The bass of the Santa Cruz OM is also really good. It can be felt through your body, as I would expect from a rosewood guitar, but it is also tight enough that it does not overwhelm the treble tones. It is this quality that makes the OM suitable for both finger-picking and flat-picking. Bass notes are round and full when you want them to be, but they are not thick.
Another characteristic of the Santa Cruz OM that struck me was how responsive it is. As with many of Taylor's and Larrivee's guitars, only a very light touch is necessary to generate good volume and tone. The OM is a fairly loud guitar, but it never sounds aggressive. Like a conrad johnson tube amplifier (for those of you who are into audio gear), it plays loud with a sense of effortlessness and grace.
Playability of the Santa Cruz OM is very good, but I can NOT say that I'd recommend this guitar to someone who requires extremely low action, or is used to playing only electric guitars. To them, I'd suggest they check out the Collings OM-2H or OM-2HE, which I find to be a bit easier to play than the Santa Cruz. Taylor 514CE, another favorite of mine, is also a very easy-playing guitar that can be flatpicked or fingerpicked, but it's not an OM-style guitar. If you're on a budget, I also find Martin's OOO-X1 (same body size but slimmer neck) to be remarkably playable.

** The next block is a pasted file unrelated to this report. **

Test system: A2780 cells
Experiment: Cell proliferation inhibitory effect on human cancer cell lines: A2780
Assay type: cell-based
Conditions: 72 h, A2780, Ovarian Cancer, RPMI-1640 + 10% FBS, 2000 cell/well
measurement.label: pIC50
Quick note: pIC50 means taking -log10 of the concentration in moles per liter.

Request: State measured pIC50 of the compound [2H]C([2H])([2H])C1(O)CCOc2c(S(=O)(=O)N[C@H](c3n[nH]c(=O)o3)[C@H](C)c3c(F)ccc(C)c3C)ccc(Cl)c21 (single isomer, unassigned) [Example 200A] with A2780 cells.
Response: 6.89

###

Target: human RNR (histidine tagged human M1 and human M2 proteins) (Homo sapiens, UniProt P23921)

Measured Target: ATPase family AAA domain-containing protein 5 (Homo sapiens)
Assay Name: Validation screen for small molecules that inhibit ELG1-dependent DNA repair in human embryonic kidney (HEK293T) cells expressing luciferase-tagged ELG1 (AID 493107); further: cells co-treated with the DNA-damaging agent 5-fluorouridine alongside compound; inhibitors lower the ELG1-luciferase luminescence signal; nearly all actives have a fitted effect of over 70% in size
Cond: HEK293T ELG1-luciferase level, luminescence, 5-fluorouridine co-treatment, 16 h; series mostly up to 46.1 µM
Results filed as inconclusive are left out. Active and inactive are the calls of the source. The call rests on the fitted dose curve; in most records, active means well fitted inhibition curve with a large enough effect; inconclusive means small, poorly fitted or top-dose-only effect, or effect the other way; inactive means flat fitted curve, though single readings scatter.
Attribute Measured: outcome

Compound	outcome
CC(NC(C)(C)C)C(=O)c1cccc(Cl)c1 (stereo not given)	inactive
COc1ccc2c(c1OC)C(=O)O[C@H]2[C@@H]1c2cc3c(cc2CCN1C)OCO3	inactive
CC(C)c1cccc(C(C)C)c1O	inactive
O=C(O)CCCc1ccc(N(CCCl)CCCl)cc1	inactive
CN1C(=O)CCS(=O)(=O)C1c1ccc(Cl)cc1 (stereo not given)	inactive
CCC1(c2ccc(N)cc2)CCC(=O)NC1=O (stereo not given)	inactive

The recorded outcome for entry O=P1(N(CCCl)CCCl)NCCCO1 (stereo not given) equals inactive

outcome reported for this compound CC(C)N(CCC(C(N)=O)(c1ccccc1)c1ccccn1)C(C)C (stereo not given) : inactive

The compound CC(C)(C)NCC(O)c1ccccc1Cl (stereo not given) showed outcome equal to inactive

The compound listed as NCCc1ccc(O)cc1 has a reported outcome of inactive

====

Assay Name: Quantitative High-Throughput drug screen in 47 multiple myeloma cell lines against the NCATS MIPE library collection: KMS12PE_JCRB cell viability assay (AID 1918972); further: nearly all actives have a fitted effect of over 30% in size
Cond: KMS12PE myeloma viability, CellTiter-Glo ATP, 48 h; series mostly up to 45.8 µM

Action on my Santa Cruz OM is set medium-low, and playability is quite good, but the guitar does not play quite as fast as a Taylor. On the other hand, there is considerably less fret buzz when I de-tune than with a Taylor, so perhaps the primary difference is in how high the action is set.
The ebony fingerboard of the Santa Cruz is of extremely high quality. Moving about the fingerboard is quite easy, and hammers and pulls are easy to execute and generate really good tone. The frets on my OM feel subjectively slightly higher than those on my Martin D-16 and Larrivee LS05, though I don't know if they really are. But they do not intrude. The wide fingerboard felt a bit like a parking lot when I first started playing the OM, but I quickly grew used to it.
Compared to my little mahogany Larrivee LS05 (still my favorite guitar for the dollar), the sound of the Santa Cruz OM is much louder, somewhat fuller and bassier, and a bit more pronounced in the treble. The OM seems to have a "U" shaped frequency response, with more pronounced bass and treble tones (though the Santa Cruz website says it favors the bass tones). This is a common characteristic of rosewood guitars. The mahogany LSO5 is more even across the scale. The Santa Cruz OM is also slightly more responsive than the Larrivee LS05, though the LS05 also excels in this area. Liquidity, sustain and overall seductiveness are comparable between the two.
Compared with the mahogany Taylor 514CE, which is one of my favorite Taylors, the Santa Cruz is a bit ballsier and a tad more liquid-sounding through the treble. We actually took the Santa Cruz to a local Guitar Center to compare it with a 514CE I'd been playing. There was a general consensus among those in the back room that the Santa Cruz sounded better, though the Taylor acquitted itself quite well. The Taylor was a tad easier to play, possibly due to the low action, but it also buzzed a bit more when detuned.